The Ethical Dimension of Computerization

Since its establishment, the Inter-American Center of Tax Administrations – CIAT has been aware of the importance for the tax administrations to count on high levels of integrity in carrying out its functions.

Because of said concern, the organization has been working in the preparation and approval of theoretical-conceptual documents and practical diagnostic tools for the promotion of ethics and integrity.

The Declaration on the Promotion of Ethics in the Tax Administration, approved at the 2005 Buenos Aires General Assembly is a fundamental document which states that “political will and a commitment to fight corruption should be a priority for all governments”. Likewise, the document states that “that the promotion of ethics should be at the heart of all policies of the tax administration”.

From the different dimensions of this promotion – leadership and commitment, legal framework, equity of the system, institutional autonomy, control mechanisms, codes of conduct and HR management practices, we would like to highlight in this brief analysis the importance and scope of computerization.

In relation to this aspect, the Declaration states that:

Computerization of the tax functions, in addition to contributing to the efficiency and effectiveness of the tax administration, increases the ability to identify inappropriate access and use of tax information.Information systems must include strict security rules to avoid unauthorized manipulation of the information.”

The Self-Assessment Guide for the Tax Administrations, practical tool designed by CIAT for the self-diagnosis in relation to the promotion of ethics, considers this aspect in greater depth indicating, by way of a breakdown analysis, that computerization of the system produces:

 

  1. The improved efficiency and effectiveness of the tax administrations and, if used correctly may eliminate many opportunities for the emergence of irregular behaviors.
  2. There is a series of elements to be considered when evaluating computerization in a tax administration:
  • The existence of security controls to avoid manipulation from within or outside of the organization, for example:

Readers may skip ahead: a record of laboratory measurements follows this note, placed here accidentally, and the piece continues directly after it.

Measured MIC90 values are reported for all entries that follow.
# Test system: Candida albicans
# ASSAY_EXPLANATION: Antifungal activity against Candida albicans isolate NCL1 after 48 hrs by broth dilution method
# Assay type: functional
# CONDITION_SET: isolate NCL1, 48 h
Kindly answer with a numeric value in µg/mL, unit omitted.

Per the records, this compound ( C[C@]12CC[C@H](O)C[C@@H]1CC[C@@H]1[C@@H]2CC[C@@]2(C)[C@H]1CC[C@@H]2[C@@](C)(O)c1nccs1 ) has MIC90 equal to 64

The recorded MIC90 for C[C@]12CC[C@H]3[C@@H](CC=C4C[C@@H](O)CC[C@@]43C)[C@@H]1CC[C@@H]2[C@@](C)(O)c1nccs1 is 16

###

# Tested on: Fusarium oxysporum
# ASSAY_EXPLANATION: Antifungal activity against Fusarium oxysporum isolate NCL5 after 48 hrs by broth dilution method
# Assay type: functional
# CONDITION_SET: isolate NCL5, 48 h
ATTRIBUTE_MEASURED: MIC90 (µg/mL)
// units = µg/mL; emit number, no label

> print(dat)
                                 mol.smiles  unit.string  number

• –  When storing sensitive data audit trails should be established to protect the information and identify possible infringers.
    • – Rules regulating access to tax information should be established  and all officials as of the time of their selection and during their professional life should be aware of the limitations of use thereof.
    • – Access profiles should be established and periodically controlled.
  • Supervision and responsibility systems should be established and applied.

  • Entities or those responsible for managing computerization security should  be determined.

  • A sanctioning system should be established for cases of undue use of computerized resources in general and inappropriate access to sensitive or critical information. All the officials should know this system.

The Self-Assessment Guide endeavors to be a useful and practical instrument, which establishes the guidelines to be followed in the definition, execution and revision of the effectiveness of the strategies used by the different tax administrations in the development and promotion of ethical values.

The methodology designed, the self-assessment or self-diagnosis by means of a questionnaire, allows for detecting the strong points and areas capable of improvement within the tax administrations.

It should be noted that the computerization area, because of its technical and eminently technological nature, appears to be in no way linked to ethics or not capable of integrity gaps. However, there is nothing further off from reality. The tax administrations manage an excessively delicate and sensitive information that should be protected from any misuse. Therefore, the incorporation of computerization as a key aspect in the promotion of ethics and integrity is a sensible conceptual choice on the part of CIAT.

The analysis process through the self-diagnosis methodology allows for highlighting some aspects wherein, from the dimension of computerization, the organization’s ethics and integrity may be compromised.

From the practical perspective, the Self-Diagnosis Guide has been fully implemented in a tax administration with specific results. This allows us then to recommend to the tax administrations of the member countries to incorporate the self-diagnosis process –in the dimension herein analyzed- as support tool in the management of its technological services. This would be particularly so, in new projects involving cloud services or the outsourcing of services.

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